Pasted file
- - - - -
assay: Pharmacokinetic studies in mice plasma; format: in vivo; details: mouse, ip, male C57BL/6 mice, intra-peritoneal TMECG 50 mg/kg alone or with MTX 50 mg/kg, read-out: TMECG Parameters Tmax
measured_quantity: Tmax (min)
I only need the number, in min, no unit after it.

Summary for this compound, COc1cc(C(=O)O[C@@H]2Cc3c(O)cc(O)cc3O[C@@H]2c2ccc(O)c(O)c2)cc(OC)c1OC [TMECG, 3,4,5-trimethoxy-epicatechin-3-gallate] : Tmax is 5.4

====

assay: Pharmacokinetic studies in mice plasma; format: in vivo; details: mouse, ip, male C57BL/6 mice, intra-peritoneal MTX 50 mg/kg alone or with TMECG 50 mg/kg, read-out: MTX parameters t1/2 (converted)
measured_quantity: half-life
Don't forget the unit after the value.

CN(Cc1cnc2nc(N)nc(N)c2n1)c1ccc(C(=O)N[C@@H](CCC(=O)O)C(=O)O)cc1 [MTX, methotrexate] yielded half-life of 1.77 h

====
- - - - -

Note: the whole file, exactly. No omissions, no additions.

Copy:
assay: Pharmacokinetic studies in mice plasma; format: in vivo; details: mouse, ip, male C57BL/6 mice, intra-peritoneal TMECG 50 mg/kg alone or with MTX 50 mg/kg, read-out: TMECG Parameters Tmax
measured_quantity: Tmax (min)
I only need the number, in min, no unit after it.

Summary for this compound, COc1cc(C(=O)O[C@@H]2Cc3c(O)cc(O)cc3O[C@@H]2c2ccc(O)c(O)c2)cc(OC)c1OC [TMECG, 3,4,5-trimethoxy-epicatechin-3-gallate] : Tmax is 5.4

====

assay: Pharmacokinetic studies in mice plasma; format: in vivo; details: mouse, ip, male C57BL/6 mice, intra-peritoneal MTX 50 mg/kg alone or with TMECG 50 mg/kg, read-out: MTX parameters t1/2 (converted)
measured_quantity: half-life
Don't forget the unit after the value.

CN(Cc1cnc2nc(N)nc(N)c2n1)c1ccc(C(=O)N[C@@H](CCC(=O)O)C(=O)O)cc1 [MTX, methotrexate] yielded half-life of 1.77 h

====